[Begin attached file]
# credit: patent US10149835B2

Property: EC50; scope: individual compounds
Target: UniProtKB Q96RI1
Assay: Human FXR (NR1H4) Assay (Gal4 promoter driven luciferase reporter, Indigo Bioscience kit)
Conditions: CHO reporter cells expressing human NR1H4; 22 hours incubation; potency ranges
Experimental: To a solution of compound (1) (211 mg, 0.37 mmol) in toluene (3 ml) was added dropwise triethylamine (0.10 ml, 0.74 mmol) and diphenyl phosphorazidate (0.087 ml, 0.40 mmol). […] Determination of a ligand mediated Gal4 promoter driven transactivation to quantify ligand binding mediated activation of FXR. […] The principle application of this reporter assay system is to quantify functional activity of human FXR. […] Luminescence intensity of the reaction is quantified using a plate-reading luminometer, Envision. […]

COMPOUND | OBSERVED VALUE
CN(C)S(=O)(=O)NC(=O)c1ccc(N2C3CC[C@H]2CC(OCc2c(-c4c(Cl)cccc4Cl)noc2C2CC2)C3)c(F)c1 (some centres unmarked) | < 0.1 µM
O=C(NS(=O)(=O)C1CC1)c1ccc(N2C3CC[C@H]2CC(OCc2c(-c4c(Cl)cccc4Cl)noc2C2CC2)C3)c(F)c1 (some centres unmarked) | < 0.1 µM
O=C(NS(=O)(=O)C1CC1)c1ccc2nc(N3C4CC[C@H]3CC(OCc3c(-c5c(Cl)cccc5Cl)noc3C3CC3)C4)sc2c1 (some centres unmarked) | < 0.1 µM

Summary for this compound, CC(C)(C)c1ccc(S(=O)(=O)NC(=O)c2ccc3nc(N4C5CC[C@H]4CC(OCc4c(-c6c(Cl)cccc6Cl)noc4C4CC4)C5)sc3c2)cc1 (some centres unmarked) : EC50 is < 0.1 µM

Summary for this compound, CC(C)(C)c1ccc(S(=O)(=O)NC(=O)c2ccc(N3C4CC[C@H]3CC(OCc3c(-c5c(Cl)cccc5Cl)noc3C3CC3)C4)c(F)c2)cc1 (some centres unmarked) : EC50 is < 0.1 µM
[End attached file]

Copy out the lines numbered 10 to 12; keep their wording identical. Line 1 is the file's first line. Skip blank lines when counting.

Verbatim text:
O=C(NS(=O)(=O)C1CC1)c1ccc2nc(N3C4CC[C@H]3CC(OCc3c(-c5c(Cl)cccc5Cl)noc3C3CC3)C4)sc2c1 (some centres unmarked) | < 0.1 µM

Summary for this compound, CC(C)(C)c1ccc(S(=O)(=O)NC(=O)c2ccc3nc(N4C5CC[C@H]4CC(OCc4c(-c6c(Cl)cccc6Cl)noc4C4CC4)C5)sc3c2)cc1 (some centres unmarked) : EC50 is < 0.1 µM

Summary for this compound, CC(C)(C)c1ccc(S(=O)(=O)NC(=O)c2ccc(N3C4CC[C@H]3CC(OCc3c(-c5c(Cl)cccc5Cl)noc3C3CC3)C4)c(F)c2)cc1 (some centres unmarked) : EC50 is < 0.1 µM